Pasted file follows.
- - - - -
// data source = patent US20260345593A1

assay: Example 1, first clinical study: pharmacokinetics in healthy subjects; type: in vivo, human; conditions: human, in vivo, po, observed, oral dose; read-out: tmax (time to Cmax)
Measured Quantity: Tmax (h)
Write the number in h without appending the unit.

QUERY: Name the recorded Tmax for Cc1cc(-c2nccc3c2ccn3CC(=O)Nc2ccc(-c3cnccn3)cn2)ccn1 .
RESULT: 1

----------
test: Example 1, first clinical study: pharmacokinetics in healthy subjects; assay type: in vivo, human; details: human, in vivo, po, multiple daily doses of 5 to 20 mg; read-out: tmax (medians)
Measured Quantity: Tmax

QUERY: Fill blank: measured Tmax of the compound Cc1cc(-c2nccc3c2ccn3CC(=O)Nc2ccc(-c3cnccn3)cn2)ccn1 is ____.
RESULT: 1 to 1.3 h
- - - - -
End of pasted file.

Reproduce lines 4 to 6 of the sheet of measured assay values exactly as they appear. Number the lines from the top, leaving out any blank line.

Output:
Write the number in h without appending the unit.

QUERY: Name the recorded Tmax for Cc1cc(-c2nccc3c2ccn3CC(=O)Nc2ccc(-c3cnccn3)cn2)ccn1 .
RESULT: 1